Fourier Domain Adaptation (FDA) [26]

provides a feasible alternative to GANs, as image-to-image translation, performed via low-frequency spectra components swap (amplitudes only), is simple, predictable and yet yields SOTA-level results on the natural images. This method has been adapted for the medical imaging, with the earliest application being mitigation of domain shift, appearing in the synthetic ultrasound images

[17]. In [10] the authors applied FDA-based augmentation technique for the cardiac MRI segmentation, with the novelty being swapping both amplitudes and phases, which apparently is not very stable and may lead to changes in the image semantics [25]. [11]

applies FDA to federated learning in order to generate images exhibiting distribution characteristic of other clients, while


uses FDA as a proof-of-concept tool for obtaining ”poisoned” images, challenging for neural networks.

In [12]

the authors solve automatic polyp detection task via combining feature-level adaptation with FDA, while further improving the FDA component with sampling ”matching” source and target image pairs. The closer a target image is to the source one in terms of cosine similarity of their deep ResNet-50 features, the greater is the ”match” probability. We note that adding an additional deep model to the pipeline makes it more complicated, while we strive for simplicity.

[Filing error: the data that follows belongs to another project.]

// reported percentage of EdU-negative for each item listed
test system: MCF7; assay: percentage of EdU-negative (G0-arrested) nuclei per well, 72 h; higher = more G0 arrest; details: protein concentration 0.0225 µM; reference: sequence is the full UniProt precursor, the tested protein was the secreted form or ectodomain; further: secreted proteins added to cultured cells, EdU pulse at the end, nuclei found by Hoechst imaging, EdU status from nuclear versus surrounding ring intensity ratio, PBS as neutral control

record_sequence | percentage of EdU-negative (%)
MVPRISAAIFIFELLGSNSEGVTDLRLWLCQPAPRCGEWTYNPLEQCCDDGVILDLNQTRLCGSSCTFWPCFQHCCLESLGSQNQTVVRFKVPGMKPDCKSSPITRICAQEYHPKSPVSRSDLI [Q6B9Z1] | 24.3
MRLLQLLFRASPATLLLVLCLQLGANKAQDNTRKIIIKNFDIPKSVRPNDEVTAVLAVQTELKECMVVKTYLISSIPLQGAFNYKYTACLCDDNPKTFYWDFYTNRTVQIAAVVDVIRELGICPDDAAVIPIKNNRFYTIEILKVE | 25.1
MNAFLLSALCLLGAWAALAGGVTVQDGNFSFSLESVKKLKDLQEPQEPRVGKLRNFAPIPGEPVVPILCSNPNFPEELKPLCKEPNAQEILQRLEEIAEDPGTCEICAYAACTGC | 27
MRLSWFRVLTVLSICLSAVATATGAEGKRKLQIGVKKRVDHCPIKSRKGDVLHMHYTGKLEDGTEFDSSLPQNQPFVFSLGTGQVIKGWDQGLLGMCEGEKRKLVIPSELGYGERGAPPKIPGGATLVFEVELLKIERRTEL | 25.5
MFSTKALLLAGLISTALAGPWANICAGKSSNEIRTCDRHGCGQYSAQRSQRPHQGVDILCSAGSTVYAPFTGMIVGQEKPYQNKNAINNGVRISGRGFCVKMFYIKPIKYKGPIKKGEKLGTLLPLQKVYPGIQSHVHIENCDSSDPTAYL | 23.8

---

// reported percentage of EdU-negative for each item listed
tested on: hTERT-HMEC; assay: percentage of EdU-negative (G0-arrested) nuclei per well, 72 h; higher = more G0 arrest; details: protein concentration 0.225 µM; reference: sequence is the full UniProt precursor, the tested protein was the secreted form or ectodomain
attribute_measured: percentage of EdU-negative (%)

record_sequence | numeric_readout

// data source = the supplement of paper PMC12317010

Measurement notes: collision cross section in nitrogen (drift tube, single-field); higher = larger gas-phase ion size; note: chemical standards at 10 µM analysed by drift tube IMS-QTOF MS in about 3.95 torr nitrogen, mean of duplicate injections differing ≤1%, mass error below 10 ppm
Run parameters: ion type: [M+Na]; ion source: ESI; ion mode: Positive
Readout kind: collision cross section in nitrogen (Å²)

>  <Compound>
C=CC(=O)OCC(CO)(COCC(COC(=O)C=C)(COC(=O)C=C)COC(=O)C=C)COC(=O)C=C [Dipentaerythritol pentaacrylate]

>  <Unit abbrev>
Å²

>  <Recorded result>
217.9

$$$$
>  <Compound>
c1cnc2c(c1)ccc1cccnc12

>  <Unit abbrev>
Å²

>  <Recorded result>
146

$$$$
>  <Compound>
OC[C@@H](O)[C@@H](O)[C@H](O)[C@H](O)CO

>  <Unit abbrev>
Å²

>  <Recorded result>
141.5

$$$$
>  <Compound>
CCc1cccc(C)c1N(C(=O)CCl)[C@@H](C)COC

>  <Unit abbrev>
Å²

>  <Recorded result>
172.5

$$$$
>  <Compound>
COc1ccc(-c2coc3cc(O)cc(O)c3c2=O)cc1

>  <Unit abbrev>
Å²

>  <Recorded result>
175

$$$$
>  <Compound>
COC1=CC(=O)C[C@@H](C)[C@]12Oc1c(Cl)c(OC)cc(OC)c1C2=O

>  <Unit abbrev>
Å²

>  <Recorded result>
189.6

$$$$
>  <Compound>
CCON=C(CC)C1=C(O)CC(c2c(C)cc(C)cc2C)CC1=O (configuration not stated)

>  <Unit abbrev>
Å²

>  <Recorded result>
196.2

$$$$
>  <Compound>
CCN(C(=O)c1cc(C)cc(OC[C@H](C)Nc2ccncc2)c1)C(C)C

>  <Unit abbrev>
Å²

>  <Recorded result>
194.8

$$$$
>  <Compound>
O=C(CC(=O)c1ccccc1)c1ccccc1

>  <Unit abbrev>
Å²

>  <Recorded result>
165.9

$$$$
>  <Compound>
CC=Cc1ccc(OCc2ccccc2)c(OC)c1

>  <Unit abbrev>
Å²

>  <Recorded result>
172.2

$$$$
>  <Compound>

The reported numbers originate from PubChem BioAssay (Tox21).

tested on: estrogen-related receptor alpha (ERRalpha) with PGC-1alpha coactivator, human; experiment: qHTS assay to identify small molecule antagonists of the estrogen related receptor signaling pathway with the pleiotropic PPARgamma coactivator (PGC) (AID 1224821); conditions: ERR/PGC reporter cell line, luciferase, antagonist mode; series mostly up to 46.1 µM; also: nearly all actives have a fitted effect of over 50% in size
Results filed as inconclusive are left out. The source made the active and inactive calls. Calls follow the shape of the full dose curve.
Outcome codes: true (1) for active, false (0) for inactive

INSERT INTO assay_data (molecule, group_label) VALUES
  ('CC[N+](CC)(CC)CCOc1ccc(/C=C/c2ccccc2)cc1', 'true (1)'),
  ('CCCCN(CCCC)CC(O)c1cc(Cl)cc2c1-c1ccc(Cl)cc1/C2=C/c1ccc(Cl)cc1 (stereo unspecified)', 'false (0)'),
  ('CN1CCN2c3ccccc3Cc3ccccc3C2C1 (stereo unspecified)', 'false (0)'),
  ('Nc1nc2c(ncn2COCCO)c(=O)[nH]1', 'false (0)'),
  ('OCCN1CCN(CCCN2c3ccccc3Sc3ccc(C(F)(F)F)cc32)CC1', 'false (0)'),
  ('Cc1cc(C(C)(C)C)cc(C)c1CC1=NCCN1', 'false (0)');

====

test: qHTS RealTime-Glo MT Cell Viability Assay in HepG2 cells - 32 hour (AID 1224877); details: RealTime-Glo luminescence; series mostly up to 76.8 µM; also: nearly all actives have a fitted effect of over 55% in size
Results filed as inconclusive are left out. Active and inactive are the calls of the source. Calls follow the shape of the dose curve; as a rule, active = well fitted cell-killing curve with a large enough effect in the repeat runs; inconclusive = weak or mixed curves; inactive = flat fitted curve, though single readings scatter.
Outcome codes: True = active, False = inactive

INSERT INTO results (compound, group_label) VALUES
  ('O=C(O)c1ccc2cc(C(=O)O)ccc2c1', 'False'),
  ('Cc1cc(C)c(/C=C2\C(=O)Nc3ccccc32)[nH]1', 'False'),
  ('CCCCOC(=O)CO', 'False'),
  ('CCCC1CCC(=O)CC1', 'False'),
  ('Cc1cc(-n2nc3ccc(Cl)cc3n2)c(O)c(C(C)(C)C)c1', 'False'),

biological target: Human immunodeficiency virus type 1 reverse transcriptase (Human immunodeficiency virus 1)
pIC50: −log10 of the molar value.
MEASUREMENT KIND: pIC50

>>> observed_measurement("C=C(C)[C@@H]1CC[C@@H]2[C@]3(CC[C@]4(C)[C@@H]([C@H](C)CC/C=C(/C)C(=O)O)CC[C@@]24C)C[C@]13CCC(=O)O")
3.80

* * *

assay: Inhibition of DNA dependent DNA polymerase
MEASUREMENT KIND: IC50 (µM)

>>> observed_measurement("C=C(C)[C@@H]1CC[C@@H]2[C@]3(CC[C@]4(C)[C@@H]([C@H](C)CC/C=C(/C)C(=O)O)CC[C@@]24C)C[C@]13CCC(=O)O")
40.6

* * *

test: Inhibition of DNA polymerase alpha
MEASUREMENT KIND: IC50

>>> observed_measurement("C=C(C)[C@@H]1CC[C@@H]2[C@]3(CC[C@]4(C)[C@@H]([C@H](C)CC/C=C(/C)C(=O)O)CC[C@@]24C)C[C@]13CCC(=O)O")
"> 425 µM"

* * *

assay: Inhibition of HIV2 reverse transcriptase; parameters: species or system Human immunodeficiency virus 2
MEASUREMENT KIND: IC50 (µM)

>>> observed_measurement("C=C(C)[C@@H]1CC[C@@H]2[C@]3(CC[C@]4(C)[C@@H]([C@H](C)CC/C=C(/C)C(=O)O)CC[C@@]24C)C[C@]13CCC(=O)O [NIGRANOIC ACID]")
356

One dismissed idea in the FDA area is the one we propose to denote multi-source transfer, i.e., performing a number of k-space components swaps with a single target image and multiple source images followed by averaging of the down-stream task predictions for various versions of the changed target.

3 Method

We base our approach on the Fourier Domain Adaptation technique [26] and summarize it in Fig. 1. This method consists of swapping the low-frequency amplitudes of an image spectrum with those of another image, the style of which should be borrowed. As amplitudes of the low-frequency spectrum components are mostly related to the low-level image characteristics, defining the style, this procedure is expected to align the source and the target distributions, thus compensating for the domain shift between them.

Figure 1: Fourier Domain Adaptation (FDA) for the Brain Segmentation task.

While in [26], the source data is transferred to the target style, and the deep neural network is then trained on the dataset, we note that in the clinical setting it would mean re-training the model for each new domain (e.g., a new clinic), which might complicate certification and clinical deployment. Moreover, the data (e.g., data from a hospital we need to adjust the model for) may appear to be scarce, which limits capabilities of the self-supervised training on target, another component of the original method.